The Journal of Economic Perspectives and the Marketplace of Ideas: A View from the Founding

Stiglitz, Joseph E.

I welcome the opportunity to join in the celebration of the twenty-fifth birthday of the Journal of Economic Perspectives. It is wonderful to see how this 'baby,' which I, along with Carl Shapiro and Timothy Taylor, nurtured through its formative years-from 1984 (three years before the first issue in 1987) until I left in 1993-has grown up and become an established part of the economics profession. In founding the journal, we had many objectives, hopes, and ambitions. We were concerned about the increasing specialization within the economics profession. We sought to have complex and sometimes arcane or highly mathematical ideas translated into plain English, or at least that dialect of the language known as 'Economese'-and in a way that was not only informative but engaging. We were worried too about a growing distance between economics and policy. At least a portion of economic research should be related to ideas that were, or should or would be, part of the national and global policy debates. We began with an explicit commitment to present a diversity of viewpoints, hence the word 'perspectives' in the title. One of the goals we set out for ourselves was to disseminate developments within economics more rapidly. We never shied away from controversy at the journal, but we tried to ensure that the discussion was balanced.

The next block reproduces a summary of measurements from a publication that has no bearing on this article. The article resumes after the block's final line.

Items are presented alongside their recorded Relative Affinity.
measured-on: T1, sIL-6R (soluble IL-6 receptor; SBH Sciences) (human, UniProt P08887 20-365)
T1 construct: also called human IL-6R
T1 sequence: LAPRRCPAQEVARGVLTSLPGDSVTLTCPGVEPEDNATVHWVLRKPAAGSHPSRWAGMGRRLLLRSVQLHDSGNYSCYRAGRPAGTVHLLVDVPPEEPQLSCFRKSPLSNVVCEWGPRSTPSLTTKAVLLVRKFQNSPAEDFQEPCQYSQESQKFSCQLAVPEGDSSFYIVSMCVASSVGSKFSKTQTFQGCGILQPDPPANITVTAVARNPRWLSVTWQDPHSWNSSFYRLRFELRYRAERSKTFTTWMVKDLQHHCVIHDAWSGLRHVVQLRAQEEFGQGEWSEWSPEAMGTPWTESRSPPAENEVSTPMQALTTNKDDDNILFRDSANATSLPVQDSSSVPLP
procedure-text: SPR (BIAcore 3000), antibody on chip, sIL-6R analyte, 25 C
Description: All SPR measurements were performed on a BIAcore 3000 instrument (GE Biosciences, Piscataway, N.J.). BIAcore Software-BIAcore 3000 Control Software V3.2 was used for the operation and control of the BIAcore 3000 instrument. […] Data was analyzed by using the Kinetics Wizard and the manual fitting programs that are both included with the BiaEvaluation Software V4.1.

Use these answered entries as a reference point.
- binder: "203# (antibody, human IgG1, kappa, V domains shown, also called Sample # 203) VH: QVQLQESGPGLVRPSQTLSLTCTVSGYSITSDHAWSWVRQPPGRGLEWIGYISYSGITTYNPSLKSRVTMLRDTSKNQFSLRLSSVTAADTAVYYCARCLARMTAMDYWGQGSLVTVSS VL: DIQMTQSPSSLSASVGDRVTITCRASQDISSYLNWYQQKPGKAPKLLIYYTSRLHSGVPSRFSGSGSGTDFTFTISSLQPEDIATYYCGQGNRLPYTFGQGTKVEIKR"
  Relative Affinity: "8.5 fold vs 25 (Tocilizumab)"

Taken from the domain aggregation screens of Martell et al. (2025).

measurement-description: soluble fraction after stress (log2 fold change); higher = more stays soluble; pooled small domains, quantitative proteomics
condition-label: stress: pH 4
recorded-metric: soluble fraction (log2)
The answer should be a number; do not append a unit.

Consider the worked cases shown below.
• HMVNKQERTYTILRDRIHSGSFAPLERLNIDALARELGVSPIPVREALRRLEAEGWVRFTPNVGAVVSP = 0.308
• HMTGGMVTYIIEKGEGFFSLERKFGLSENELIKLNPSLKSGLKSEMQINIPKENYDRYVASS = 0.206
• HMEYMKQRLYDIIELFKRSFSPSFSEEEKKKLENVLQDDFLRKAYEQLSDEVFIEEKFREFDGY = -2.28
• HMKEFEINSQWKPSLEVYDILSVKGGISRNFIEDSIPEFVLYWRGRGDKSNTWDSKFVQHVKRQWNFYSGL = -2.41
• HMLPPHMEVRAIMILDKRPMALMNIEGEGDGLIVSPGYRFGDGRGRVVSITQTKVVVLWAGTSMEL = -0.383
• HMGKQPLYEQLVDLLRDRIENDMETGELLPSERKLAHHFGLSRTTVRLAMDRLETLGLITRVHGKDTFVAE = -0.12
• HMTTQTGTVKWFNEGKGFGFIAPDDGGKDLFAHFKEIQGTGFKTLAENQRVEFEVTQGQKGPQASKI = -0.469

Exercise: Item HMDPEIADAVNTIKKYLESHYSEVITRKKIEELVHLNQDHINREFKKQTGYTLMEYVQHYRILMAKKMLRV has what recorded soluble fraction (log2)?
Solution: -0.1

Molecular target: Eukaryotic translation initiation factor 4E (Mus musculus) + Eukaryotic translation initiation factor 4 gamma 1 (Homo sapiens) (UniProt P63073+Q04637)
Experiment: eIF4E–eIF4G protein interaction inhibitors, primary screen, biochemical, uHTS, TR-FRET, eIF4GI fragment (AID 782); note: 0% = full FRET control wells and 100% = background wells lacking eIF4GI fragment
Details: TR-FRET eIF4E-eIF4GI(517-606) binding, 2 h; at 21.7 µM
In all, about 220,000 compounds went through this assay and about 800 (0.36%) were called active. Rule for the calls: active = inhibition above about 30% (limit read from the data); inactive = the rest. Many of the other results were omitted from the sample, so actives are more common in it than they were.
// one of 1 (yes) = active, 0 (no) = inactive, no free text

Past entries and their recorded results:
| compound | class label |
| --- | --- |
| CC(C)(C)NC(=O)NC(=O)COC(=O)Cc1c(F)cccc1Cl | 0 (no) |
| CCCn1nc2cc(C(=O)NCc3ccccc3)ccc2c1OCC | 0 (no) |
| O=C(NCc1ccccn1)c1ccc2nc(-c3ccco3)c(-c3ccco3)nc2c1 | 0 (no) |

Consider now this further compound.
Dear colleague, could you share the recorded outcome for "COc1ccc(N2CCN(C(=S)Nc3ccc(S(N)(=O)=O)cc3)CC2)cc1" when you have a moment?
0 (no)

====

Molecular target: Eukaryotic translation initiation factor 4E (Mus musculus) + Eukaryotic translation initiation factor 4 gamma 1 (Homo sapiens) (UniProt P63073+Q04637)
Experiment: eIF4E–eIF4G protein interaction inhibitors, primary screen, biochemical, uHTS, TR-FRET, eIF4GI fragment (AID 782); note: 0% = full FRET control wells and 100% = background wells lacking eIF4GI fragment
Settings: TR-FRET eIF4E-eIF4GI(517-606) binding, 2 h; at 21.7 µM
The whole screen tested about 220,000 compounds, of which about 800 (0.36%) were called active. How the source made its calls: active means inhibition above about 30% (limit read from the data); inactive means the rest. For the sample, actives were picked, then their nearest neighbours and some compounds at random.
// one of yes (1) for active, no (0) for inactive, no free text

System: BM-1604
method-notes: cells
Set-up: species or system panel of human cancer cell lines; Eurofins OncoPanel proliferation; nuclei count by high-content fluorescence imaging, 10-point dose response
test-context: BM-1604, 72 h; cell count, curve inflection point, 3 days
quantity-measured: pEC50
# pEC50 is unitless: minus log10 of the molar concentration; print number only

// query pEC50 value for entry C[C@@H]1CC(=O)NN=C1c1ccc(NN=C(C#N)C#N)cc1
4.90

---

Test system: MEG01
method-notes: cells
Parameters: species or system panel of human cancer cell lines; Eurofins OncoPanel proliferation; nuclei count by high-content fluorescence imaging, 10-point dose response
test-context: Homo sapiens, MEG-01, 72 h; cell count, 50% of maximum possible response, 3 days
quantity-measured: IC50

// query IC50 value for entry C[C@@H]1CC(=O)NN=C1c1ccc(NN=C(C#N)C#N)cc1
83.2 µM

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March 25, 2013